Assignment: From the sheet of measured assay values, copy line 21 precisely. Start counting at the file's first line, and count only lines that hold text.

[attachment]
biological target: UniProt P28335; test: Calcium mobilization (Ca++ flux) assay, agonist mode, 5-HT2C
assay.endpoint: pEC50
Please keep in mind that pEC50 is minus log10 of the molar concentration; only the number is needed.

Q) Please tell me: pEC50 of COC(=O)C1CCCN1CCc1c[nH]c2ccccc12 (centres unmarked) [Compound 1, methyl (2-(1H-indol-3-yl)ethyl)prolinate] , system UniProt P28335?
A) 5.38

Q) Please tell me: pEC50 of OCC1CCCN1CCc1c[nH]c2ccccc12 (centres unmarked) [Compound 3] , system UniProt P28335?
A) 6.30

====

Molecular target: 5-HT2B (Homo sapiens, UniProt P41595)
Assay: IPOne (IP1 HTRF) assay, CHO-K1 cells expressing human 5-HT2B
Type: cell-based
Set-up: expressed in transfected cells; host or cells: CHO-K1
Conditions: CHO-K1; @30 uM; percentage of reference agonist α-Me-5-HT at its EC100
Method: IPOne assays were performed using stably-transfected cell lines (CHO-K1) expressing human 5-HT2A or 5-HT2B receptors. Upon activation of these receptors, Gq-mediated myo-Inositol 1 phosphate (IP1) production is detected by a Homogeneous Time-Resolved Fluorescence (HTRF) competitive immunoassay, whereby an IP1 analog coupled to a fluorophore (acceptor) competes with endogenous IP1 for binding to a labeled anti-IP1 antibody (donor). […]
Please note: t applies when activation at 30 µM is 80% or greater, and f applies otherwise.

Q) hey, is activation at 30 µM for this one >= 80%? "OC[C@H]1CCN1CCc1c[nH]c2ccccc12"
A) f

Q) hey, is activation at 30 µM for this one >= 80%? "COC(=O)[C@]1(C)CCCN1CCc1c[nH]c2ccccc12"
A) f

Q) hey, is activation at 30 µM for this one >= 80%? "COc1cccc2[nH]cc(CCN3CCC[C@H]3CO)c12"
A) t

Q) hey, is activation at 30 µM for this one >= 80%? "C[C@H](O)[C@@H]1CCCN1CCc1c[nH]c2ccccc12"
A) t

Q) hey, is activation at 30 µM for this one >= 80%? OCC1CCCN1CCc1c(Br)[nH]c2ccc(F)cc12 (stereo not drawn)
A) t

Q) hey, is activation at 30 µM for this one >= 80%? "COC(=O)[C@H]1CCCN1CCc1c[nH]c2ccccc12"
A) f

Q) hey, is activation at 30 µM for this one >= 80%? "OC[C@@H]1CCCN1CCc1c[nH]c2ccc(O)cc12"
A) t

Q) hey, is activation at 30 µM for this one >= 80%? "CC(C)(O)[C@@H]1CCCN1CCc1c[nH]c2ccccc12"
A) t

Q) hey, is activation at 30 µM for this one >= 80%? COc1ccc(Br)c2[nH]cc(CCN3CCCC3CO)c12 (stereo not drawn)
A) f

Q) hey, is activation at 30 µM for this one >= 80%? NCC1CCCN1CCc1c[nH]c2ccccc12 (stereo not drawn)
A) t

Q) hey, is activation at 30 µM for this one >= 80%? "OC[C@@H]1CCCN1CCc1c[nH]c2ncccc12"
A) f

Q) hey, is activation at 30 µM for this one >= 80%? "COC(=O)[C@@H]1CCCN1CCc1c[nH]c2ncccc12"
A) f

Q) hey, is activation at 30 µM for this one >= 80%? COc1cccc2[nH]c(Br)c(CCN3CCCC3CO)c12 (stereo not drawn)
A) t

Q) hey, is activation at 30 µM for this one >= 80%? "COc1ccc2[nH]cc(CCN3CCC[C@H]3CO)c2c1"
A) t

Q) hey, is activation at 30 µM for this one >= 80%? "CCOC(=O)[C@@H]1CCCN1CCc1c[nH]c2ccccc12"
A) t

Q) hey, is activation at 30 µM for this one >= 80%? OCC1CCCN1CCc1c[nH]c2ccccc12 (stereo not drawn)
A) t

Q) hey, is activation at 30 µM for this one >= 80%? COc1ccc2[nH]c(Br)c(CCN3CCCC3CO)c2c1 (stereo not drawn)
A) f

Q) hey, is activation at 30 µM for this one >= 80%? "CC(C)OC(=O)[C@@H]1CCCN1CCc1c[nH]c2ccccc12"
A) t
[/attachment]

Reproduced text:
A) t